Meet just a few of our Redevelopment Rodeo and Developers Talk Deals presenters, and join us at the National Brownfields Trainging Conference to see some of the roughest, toughest properties out there go head to head with our wranglers. Learn their names and histories, and don’t be a rodeo clown – join the discussion in Pittsburgh, and take home some good ideas for your local bucking brownfield!
Brownfields redevelopment is a notoriously long and involved process that draws on elements of urban planning, environmental science, public health, and real estate financing to make for a successful project. The City of Los Angeles has a nationally recognized Brownfields Program that works directly with property owners, community organizations and city agencies to assist with assessment, cleanup and revitalization of brownfield sites. Read more to learn about two projects that the City is working on.
CCLR is proud to support the San Francisco-based Achieve Program by hosting a summer intern since 2005. This case study was authored by Lorena Ortega, CCLR's 2016 Achiever, and edited by Gabriela Nuñez, CCLR's 2017 Achiever.
The sky’s the limit when it comes to urban farming, as RAD Urban and Top Leaf Farms have proven with their project at 2201 Dwight Street, in Berkeley, CA. The CCLR team visited the property to speak to Benjamin Fahrer, co-owner, principal designer and farm manager at Top Leaf, and Jason Laub, RAD Urban’s VP and Director of Operations, to learn more about the ultimate creative use of an oft-ignored space: rooftop farming!
At CCLR, we’ve been hearing a great deal of interest lately about landfills. This sparked our April workshop in San Jose, CA, where Jeff Ludlow, Principal at Langan Engineering, gave two presentations about landfill post-closure redevelopment. Other communities have reached out with questions about capping landfills or the feasibility of building on landfills. Landfills pose unique challenges, but they also offer powerful opportunities for redevelopment.
TOD Technical Assistance Initiative
Here at CCLR, we’re deeply interested in Transit Oriented Development (TOD). Redeveloping vacant or underutilized properties with an eye toward transit, mobility and access is a best practice, and helps promote sustainable, economic growth, and community health. Consider that compared to sprawl, brownfields redevelopment projects lower vehicle miles traveled and greenhouse gas emissions by 32 to 57 percent, and a big part of that is TOD.1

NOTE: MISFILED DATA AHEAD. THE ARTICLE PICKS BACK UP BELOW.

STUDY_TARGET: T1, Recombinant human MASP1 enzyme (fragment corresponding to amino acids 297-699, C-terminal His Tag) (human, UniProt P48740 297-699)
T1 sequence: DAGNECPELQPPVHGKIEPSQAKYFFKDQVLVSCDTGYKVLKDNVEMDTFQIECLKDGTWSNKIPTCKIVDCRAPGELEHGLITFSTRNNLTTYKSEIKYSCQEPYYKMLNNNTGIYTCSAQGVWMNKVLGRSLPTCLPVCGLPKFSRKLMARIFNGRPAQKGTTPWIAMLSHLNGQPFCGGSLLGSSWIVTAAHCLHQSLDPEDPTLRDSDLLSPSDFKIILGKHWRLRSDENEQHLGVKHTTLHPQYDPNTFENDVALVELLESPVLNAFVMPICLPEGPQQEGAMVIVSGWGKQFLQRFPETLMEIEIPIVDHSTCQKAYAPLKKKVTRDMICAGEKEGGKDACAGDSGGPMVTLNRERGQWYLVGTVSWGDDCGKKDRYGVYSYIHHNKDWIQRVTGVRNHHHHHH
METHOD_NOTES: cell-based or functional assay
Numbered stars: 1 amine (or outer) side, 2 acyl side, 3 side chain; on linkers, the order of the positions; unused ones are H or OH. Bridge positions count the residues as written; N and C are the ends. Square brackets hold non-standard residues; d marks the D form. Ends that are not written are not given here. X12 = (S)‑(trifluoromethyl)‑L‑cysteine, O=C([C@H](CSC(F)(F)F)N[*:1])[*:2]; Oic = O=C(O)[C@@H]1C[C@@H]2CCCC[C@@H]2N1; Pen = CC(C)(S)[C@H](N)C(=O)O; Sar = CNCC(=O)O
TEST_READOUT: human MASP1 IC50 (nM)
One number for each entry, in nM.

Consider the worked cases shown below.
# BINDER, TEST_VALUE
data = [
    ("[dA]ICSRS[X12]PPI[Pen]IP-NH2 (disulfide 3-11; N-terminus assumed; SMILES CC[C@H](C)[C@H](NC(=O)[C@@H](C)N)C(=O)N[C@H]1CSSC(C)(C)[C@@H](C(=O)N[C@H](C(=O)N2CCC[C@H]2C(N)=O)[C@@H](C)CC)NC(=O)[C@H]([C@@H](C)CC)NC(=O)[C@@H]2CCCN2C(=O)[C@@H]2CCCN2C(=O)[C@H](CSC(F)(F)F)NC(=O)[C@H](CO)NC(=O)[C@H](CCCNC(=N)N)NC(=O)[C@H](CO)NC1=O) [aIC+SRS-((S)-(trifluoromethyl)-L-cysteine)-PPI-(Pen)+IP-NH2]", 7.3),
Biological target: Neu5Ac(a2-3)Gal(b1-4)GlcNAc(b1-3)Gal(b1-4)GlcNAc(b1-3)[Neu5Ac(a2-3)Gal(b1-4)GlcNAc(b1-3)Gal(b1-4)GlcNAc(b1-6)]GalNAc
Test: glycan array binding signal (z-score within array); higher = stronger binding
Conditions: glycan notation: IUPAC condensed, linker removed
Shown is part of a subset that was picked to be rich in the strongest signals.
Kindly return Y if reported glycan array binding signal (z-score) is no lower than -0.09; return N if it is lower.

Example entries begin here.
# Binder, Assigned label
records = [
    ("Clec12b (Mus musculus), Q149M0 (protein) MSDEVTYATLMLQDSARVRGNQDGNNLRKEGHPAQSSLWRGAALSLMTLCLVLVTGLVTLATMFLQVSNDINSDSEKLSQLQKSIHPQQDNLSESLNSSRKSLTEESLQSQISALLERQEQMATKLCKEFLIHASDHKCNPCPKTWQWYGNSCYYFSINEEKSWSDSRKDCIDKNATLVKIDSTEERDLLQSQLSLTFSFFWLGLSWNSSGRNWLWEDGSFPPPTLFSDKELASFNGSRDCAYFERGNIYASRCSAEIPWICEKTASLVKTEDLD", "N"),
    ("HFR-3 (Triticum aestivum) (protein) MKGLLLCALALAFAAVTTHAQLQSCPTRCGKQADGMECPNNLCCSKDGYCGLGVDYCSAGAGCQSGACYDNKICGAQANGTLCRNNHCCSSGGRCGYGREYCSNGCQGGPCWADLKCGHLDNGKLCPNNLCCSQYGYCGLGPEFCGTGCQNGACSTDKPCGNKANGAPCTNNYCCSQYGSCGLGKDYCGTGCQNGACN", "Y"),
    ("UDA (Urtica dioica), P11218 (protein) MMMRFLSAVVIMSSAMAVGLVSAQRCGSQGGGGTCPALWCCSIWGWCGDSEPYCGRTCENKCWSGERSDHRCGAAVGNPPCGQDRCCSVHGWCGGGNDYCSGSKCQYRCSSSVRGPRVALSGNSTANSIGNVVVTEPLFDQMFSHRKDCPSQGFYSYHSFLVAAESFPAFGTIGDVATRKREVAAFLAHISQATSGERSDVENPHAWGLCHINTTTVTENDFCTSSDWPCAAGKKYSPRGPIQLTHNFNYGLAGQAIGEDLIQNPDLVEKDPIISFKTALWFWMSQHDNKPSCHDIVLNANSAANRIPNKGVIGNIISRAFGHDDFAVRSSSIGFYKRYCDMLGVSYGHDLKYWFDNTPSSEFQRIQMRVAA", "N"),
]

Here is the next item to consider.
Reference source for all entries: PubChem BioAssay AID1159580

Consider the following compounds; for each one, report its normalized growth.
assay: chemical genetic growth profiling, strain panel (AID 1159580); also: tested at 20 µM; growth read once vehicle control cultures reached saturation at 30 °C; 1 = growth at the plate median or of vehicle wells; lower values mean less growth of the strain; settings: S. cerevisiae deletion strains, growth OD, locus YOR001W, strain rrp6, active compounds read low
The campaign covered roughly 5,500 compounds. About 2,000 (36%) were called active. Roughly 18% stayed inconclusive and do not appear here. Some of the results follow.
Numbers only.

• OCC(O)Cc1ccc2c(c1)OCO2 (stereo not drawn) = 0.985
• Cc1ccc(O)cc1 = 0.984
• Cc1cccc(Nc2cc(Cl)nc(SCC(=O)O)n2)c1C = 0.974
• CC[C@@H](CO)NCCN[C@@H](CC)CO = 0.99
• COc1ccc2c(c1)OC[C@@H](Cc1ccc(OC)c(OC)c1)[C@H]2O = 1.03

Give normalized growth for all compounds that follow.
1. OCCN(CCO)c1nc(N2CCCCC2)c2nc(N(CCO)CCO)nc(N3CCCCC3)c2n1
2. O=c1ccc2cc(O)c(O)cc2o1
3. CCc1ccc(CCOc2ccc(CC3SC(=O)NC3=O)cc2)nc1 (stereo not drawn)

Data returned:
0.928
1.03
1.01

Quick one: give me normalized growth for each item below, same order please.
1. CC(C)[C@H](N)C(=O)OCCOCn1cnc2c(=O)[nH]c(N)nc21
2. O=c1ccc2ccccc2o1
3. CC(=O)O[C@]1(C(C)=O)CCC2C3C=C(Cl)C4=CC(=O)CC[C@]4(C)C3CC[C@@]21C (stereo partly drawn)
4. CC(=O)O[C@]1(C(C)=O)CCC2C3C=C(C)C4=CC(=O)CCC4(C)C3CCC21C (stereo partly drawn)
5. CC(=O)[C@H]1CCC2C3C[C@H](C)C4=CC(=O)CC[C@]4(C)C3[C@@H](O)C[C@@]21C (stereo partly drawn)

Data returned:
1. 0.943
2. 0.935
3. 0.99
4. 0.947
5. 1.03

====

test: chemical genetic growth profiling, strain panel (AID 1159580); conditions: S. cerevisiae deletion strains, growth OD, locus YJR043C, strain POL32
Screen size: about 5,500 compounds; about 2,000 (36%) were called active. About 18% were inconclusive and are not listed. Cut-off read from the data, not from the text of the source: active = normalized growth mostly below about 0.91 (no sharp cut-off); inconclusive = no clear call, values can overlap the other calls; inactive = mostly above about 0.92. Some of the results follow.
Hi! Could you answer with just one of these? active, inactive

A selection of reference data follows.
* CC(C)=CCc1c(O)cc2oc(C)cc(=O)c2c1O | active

The Center for Creative Land Recycling, in partnership with the CA Department of Toxic Substances Control held a free half-day workshop and walking tour in Vista, focusing on recycling underutilized land for economic development, renewable energy, and affordable housing.
The fourth biennial Sierra Fund conference, focused on finding ways to reclaim and remediate mine-scarred lands in the Sierra, took place at the Sacramento State University on May 8th and 9th. The full slate of programming was kicked off by Elizabeth “Izzy” Martin, CEO of the Sierra Fund, who spoke about the grip that absentee landowners have over the land in the Sierra. The stage for a frank conversation about land-use and equity was further set by Lawrie Mott, a former scientist with the National Resources Defense Council, who begged the question: “Can our 20th Century water systems survive the 21st Century climate reality?”
Sarah Sieloff is the Executive Director of the Center for Creative Land Recycling. She is also the 2016 ULI SF Chamberlin Young Leader in the Non-Profit/Public Sector, and a member of ULI’s Redevelopment and Reuse Product Council.